Is DIT's Role Bad News for Regular Testers?
Bangalore: A Developer in Test (DIT) is one who focuses on making sure products meet their specifications through functional testing, integration and quality analysis. “The DIT does not generally produce any functionality, but writes integration tests, ensures builds are done correctly, improves Continuous Integration, and works to produce repeatable automated functional tests for user stories” says Gavin Davies from boxuk.com
Some testers say that the last thing developers want is to test their own code or other’s! Whereas, a DIT uses tools like, Cucumber, Selenium etc to write technical automated tests. Developers aren't the best people to test their own code. "Lucky enough to work with an outlier, group of developers who produce some damned solid code that is a real challenge to find defects in." Says Adrian Wilson in softwaretestingclub.com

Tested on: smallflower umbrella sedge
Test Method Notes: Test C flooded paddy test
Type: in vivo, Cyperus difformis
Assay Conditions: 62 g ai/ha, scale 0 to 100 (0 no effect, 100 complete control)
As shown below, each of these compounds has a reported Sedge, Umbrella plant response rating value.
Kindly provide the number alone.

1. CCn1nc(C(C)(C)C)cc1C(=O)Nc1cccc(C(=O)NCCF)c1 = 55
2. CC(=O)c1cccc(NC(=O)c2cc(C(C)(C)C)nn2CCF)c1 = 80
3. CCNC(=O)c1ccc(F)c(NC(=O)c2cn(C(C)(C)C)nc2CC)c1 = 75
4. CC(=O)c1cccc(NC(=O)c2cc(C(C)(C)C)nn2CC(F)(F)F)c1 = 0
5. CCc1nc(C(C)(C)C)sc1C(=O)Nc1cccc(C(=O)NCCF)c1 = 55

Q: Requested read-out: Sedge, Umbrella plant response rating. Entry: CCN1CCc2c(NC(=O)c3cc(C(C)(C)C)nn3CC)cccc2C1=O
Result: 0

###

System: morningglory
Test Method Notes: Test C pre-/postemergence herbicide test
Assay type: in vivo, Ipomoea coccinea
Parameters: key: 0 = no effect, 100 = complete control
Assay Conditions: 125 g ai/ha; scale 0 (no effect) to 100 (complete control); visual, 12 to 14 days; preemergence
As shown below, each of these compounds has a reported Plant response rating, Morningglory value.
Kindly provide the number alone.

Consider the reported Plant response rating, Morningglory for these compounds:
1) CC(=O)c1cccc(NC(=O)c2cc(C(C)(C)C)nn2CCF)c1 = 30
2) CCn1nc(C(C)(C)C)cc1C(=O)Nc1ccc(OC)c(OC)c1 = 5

Testers have their own manual /exploratory testing techniques, as developers do. Often the two techniques travel on the same page, but at times they can be uneasy companions. And it's not ideal, but it's the way it goes in testing. It's great to get some help in testing by a DIT. Maybe developers are not the next big thing on every project manager's wish list. Because they soon would be thinking that they don't need manual testers anymore.
Managers understand that everyone could not effectively do all of that at the time as “testing” means a lot of different things. Testers in DIT were good to write test code, they are at their best at discovering bugs, and they would typically require other tester guidance in doing so.
Technical automated tests: “My DITs were writing “business” automate tests, that’s why they are DIT and not developers. “I’ve always been resisting developers delegating their unit test writing activity to my team” says Ainars Galvan.
Testers who love to learn enjoy new challenges and are not afraid to get their hands dirty, are likely to have a bright future. Their job title might shift from ‘tester’ to something else. “They’ll be bringing the same incisive critical thinking and analysis to whatever you decide to call them and they’ll still be testing” as stated in a Blog post by Ben Kelly on softwaretestingclub.com.
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